The Photinia hedge behind them has been a bit of a disappointment to me this year, as the garden's owners wanted it to grow higher as a a screen, which means I haven't been cutting it, which means no fresh new red foliage.
Luckily for me, it grew sideways as well as upwards, and just last week I was instructed to clip it back enough so that they could get the mower round the back of the bed in two strips again, instead of the one-and-a-half strips to which it has shrunk.
So there will soon be some red growth on the inside, which will please me. I'm just hoping that there is time for it to freshen up before it stops growing for the winter.
The more I try to take photos for this blog - on the basis that a picture is worth a thousand words, and I am sure that all readers would rather look at one photo than listen to me rattling on for a thousand words - the more I realise the skill that professional plant photographers need to have.
I mean, just look at it! In real like, this is a lush, dramatic bed, with interesting contrasts in foliage, and interesting toning colours.
In this photo, all I can see are the dead brown stems of the cardoon, leaning at ugly angles across everything else.
They both have variegated foliage, each having a white stripe up the centre of the leaf, which is supposed to add cohesion to the planting.
But does any of that show through in the photos? No, they just look a bit scruffy, and rather too close together!
Oh well, such is life. I am not a professional plant photographer!
But I try: and today, here I am showing you about maintenance of annual grasses, as I get a lot of questions on this subject.
The one in question is Stipa tenuissima or Feather Grass.
I have masses of it in these Prairie beds, as it self-seeds generously all around. However, it's very hard to move it once it has established itself, so I have learned to allow the seedlings to grow, then weed out the ones I don't want. I now have "rivers" of it through the beds, and it has become an annual battle to keep the river but prevent, as it were, the flood.
At this time of year, each clump needs a bit of tidying, as the flowering is over, and the fluffy seed heads can quickly become a horrible sodden mass, if we get any rain.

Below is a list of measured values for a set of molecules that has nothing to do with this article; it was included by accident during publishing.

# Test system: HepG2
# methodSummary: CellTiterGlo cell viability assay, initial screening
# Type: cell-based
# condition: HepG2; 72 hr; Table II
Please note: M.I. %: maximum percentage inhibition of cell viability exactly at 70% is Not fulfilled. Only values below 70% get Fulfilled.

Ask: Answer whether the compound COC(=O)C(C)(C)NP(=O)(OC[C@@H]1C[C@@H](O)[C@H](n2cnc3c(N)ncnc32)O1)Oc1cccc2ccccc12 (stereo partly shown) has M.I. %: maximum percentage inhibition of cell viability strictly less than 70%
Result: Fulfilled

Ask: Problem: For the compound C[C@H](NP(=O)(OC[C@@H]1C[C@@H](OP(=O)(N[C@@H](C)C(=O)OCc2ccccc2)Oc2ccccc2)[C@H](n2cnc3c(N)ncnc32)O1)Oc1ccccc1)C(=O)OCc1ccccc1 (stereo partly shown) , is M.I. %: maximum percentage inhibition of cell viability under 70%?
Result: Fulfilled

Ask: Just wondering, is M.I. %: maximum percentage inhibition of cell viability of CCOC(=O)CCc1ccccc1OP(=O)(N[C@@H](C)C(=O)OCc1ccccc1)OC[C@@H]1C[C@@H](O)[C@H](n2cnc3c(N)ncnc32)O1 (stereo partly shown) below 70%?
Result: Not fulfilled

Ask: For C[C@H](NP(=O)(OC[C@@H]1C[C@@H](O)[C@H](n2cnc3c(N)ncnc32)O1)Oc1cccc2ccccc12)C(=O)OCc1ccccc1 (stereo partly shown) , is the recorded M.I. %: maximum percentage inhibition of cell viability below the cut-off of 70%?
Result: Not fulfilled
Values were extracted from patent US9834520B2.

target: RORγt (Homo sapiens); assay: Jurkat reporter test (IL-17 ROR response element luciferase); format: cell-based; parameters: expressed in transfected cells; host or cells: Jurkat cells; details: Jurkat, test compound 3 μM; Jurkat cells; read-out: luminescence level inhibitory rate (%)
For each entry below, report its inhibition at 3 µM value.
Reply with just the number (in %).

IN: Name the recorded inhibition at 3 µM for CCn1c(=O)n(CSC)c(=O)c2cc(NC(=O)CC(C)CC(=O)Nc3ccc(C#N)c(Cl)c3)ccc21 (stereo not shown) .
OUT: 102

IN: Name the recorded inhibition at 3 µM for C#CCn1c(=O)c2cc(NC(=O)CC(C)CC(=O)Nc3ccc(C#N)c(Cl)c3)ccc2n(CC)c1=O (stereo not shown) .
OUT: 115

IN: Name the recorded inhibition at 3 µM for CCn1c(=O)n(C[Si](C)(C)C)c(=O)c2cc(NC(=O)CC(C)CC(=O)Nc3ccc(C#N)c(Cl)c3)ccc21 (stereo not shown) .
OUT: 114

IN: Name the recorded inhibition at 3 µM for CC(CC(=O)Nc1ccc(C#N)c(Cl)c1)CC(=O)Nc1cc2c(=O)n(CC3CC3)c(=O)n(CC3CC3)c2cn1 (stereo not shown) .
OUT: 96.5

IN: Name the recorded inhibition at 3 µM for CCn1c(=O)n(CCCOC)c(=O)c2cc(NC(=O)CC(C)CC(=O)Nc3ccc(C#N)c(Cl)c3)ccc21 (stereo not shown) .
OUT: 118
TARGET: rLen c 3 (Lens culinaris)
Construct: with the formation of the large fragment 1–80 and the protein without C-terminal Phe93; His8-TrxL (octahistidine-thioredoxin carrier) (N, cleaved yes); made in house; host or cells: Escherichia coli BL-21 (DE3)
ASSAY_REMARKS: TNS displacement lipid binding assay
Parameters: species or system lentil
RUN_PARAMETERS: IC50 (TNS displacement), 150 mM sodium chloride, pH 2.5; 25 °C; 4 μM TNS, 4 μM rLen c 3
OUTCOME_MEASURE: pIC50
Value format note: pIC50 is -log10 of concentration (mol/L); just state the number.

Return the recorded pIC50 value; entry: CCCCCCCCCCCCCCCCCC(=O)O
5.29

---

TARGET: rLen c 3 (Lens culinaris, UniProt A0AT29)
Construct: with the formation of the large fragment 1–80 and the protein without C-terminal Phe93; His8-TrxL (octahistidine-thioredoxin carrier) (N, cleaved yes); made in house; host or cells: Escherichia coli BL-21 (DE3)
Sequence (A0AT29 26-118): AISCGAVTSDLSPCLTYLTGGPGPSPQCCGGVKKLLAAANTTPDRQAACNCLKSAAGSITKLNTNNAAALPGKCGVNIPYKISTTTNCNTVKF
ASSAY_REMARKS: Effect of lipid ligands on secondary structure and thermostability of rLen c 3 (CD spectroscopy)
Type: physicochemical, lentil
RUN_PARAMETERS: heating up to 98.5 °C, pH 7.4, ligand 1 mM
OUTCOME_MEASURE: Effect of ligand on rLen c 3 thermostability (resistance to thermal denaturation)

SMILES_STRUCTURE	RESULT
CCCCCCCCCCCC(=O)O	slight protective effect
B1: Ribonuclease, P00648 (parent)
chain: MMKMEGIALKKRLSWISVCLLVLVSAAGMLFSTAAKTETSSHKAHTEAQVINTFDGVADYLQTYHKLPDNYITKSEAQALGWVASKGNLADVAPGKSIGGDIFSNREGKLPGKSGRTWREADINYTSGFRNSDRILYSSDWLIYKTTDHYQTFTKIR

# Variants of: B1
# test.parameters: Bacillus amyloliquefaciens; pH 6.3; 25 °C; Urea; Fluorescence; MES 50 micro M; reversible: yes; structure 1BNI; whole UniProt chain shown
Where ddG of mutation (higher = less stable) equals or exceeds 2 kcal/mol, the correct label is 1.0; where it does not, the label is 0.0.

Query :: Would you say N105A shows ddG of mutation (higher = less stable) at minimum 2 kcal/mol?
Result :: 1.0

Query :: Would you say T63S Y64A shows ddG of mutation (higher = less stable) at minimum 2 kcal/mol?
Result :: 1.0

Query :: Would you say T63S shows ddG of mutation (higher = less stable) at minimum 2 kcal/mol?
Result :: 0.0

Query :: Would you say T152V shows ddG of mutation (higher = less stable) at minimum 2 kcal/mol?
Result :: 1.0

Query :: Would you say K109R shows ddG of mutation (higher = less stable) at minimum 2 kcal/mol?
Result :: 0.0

Just chopping off the tops might seem to be the easiest way to deal with them, but it looks horribly unnatural, so a better option is to comb them.
Here is my step-by-step guide to Combing Grasses.
My preferred tool for this is my daisy grubber, but you can use a small hand fork, one of those three-pronged claw tools, or your own fingers. In gloves, of course.
For larger grasses I use a border fork or a rake, but these smaller ones are better done by hand.
1) Gather the clump together, from the base, and pull it over to one side.
I am doing this right-handed, so I am holding the grass in my left hand. Reverse positions if you are left-handed.
Immediately, you can see the difference between the fresh green stems at the bottom, and the dead brown/white stems at the top.
You can see the daisy grubber there on the ground, ready for use.
2) Now start to rake from right to left, pushing the tool in to the clump and running it straight up the length of the stems.
I do this quite quickly, over and over again, and you need to push quite hard once the dead stems start to come out.
They quickly work their way up the bundle of grass towards your other hand.
4) Here you can see what a mass of dead stuff is building up.
It's important not to let go of the bunch too soon! Hold on to it, and keep combing upwards.
And here is the finished article on the left, below - much more green than brown now, and no danger of the seed heads forming a soggy brown mass. The 'Before' picture is to the right, so you can see the difference.
After half an hour of work, I had filled a wheelbarrow with the combings. Then all I had to do was get the spring rake, and carefully - and gently - rake between all the clumps to remove all the stray dead stems.
Job done! And well worth the effort.
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